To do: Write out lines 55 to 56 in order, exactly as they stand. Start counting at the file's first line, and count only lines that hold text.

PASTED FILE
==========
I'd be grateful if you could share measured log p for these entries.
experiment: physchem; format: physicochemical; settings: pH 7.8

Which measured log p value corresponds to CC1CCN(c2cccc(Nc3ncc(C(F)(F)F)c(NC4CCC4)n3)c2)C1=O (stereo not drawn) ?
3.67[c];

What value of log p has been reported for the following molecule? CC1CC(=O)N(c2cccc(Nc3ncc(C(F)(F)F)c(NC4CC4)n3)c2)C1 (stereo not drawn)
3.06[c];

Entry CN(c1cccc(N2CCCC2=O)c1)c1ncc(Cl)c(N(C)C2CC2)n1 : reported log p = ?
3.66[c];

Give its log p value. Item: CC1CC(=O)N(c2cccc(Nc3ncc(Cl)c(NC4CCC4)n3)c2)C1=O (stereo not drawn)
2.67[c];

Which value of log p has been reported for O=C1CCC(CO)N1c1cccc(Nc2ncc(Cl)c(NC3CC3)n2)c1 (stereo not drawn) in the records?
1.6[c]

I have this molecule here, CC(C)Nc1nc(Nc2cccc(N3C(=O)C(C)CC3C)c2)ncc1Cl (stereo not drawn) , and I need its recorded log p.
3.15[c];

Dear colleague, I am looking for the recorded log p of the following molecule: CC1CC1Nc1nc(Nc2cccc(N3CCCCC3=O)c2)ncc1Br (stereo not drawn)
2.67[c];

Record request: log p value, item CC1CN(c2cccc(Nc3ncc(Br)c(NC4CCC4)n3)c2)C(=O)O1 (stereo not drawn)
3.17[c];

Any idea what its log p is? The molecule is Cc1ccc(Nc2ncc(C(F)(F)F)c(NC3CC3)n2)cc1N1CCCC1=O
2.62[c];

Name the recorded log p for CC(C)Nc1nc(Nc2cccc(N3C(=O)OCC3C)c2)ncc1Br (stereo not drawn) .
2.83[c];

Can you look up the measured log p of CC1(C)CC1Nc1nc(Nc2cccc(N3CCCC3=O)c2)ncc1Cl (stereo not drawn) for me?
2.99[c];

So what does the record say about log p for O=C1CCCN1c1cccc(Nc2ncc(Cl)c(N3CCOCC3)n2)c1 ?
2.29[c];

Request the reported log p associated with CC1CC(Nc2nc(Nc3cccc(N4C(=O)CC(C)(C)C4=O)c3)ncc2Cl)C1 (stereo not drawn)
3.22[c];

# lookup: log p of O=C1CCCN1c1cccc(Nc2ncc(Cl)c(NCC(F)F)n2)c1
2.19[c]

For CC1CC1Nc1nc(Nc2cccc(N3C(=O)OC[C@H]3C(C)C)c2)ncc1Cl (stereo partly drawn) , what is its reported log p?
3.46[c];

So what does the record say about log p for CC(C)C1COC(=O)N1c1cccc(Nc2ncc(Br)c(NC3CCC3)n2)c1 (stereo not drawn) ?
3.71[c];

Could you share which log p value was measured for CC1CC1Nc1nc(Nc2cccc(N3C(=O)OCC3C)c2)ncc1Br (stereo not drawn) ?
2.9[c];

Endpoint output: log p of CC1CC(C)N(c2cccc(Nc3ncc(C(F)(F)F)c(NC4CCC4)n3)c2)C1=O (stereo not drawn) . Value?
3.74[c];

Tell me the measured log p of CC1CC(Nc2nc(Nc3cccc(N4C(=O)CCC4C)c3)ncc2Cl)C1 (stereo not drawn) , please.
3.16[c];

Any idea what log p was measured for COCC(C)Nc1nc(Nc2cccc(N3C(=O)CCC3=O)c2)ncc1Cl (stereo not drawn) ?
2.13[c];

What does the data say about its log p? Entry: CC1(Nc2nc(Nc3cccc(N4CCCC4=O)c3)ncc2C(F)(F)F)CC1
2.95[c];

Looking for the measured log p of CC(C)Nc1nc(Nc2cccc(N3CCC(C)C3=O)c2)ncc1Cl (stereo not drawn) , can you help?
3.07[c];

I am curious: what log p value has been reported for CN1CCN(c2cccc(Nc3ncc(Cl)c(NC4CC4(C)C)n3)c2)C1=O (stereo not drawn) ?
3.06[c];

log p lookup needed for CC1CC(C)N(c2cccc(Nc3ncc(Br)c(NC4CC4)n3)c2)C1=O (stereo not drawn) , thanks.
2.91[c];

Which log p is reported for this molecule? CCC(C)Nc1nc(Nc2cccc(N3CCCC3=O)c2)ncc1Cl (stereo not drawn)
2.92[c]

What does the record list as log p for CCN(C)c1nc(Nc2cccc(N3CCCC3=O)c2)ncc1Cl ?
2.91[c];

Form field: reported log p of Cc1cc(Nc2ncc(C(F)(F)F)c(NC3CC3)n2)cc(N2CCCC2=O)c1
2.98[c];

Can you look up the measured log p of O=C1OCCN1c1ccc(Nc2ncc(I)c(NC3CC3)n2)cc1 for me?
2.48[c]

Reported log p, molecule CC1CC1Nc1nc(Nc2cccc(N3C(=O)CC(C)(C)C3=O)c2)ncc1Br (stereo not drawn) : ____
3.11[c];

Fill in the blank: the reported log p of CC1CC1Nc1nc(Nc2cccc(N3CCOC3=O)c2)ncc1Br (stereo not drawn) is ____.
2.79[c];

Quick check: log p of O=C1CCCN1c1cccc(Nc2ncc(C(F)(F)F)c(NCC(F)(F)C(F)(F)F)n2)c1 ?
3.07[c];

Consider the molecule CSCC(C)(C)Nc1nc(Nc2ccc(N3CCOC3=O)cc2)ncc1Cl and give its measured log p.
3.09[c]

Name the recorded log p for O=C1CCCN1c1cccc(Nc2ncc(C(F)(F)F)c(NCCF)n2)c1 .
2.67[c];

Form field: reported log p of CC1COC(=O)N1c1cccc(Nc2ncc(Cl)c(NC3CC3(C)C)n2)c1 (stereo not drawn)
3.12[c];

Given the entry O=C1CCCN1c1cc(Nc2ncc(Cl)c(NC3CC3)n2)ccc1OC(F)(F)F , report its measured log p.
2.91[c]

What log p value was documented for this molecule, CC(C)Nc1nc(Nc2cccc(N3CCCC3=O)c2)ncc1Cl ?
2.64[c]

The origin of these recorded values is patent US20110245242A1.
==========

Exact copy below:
Form field: reported log p of Cc1cc(Nc2ncc(C(F)(F)F)c(NC3CC3)n2)cc(N2CCCC2=O)c1
2.98[c];